Taxing the Rich: A History of Fiscal Fairness in the United States and Europe

Princeton University Press
Free sample

In today's social climate of acknowledged and growing inequality, why are there not greater efforts to tax the rich? In this wide-ranging and provocative book, Kenneth Scheve and David Stasavage ask when and why countries tax their wealthiest citizens—and their answers may surprise you.

Taxing the Rich draws on unparalleled evidence from twenty countries over the last two centuries to provide the broadest and most in-depth history of progressive taxation available. Scheve and Stasavage explore the intellectual and political debates surrounding the taxation of the wealthy while also providing the most detailed examination to date of when taxes have been levied against the rich and when they haven't. Fairness in debates about taxing the rich has depended on different views of what it means to treat people as equals and whether taxing the rich advances or undermines this norm. Scheve and Stasavage argue that governments don't tax the rich just because inequality is high or rising—they do it when people believe that such taxes compensate for the state unfairly privileging the wealthy. Progressive taxation saw its heyday in the twentieth century, when compensatory arguments for taxing the rich focused on unequal sacrifice in mass warfare. Today, as technology gives rise to wars of more limited mobilization, such arguments are no longer persuasive.

Taxing the Rich shows how the future of tax reform will depend on whether political and economic conditions allow for new compensatory arguments to be made.

Read more

About the author

Kenneth Scheve is professor of political science and senior fellow at the Freeman Spogli Institute for International Studies at Stanford University. He is the coauthor of Globalization and the Perceptions of American Workers. David Stasavage is Julius Silver Professor in the Wilf Family Department of Politics at New York University. He is the author of States of Credit: Size, Power, and the Development of European Polities (Princeton).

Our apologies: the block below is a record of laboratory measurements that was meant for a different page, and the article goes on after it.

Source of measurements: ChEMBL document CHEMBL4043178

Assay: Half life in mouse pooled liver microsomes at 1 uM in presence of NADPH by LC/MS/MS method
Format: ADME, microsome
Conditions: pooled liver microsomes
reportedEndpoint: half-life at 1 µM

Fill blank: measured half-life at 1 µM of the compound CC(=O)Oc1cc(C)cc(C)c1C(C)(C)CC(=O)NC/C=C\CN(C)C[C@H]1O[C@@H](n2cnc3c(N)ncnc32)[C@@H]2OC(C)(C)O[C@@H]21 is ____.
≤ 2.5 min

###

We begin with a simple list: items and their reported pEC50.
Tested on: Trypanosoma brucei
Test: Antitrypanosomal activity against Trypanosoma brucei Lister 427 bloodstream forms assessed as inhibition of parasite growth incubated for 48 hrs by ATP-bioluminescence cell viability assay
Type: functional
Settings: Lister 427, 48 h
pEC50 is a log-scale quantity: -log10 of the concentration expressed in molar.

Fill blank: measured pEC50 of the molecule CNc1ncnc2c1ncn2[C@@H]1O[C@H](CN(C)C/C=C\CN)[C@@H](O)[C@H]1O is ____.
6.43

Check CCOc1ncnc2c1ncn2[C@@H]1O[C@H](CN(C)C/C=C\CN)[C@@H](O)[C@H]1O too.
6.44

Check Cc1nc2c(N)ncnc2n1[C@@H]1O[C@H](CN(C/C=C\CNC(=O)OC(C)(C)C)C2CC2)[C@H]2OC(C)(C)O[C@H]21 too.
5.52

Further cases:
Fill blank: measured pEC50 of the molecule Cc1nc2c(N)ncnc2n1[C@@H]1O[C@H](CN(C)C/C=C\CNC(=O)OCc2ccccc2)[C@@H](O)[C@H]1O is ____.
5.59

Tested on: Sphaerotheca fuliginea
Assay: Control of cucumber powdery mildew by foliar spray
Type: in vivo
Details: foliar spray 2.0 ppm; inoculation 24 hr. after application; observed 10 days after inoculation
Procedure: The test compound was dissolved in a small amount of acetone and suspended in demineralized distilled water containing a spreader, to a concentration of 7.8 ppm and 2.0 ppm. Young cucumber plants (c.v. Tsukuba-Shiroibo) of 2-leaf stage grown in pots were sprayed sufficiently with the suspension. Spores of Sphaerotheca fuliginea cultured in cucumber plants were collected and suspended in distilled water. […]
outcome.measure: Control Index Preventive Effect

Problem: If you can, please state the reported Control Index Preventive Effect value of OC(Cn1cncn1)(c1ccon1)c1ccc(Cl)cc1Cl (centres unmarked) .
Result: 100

Read more
Loading...

Additional Information

Publisher
Princeton University Press
Read more
Published on
Mar 29, 2016
Read more
Pages
288
Read more
ISBN
9781400880379
Read more
Language
English
Read more
Genres
Business & Economics / Taxation / General
Political Science / American Government / National
Political Science / General
Political Science / Public Policy / Economic Policy
Political Science / Public Policy / Social Policy
Political Science / Public Policy / Social Services & Welfare
Read more
Content Protection
This content is DRM protected.
Read more
Read Aloud
Available on Android devices
Read more
Eligible for Family Library

Reading information

Smartphones and Tablets

Install the Google Play Books app for Android and iPad/iPhone. It syncs automatically with your account and allows you to read online or offline wherever you are.

Laptops and Computers

You can read books purchased on Google Play using your computer's web browser.

eReaders and other devices

To read on e-ink devices like the Sony eReader or Barnes & Noble Nook, you'll need to download a file and transfer it to your device. Please follow the detailed Help center instructions to transfer the files to supported eReaders.
States of Credit provides the first comprehensive look at the joint development of representative assemblies and public borrowing in Europe during the medieval and early modern eras. In this pioneering book, David Stasavage argues that unique advances in political representation allowed certain European states to gain early and advantageous access to credit, but the emergence of an active form of political representation itself depended on two underlying factors: compact geography and a strong mercantile presence.

Stasavage shows that active representative assemblies were more likely to be sustained in geographically small polities. These assemblies, dominated by mercantile groups that lent to governments, were in turn more likely to preserve access to credit. Given these conditions, smaller European city-states, such as Genoa and Cologne, had an advantage over larger territorial states, including France and Castile, because mercantile elites structured political institutions in order to effectively monitor public credit. While creditor oversight of public funds became an asset for city-states in need of finance, Stasavage suggests that the long-run implications were more ambiguous. City-states with the best access to credit often had the most closed and oligarchic systems of representation, hindering their ability to accept new economic innovations. This eventually transformed certain city-states from economic dynamos into rentier republics.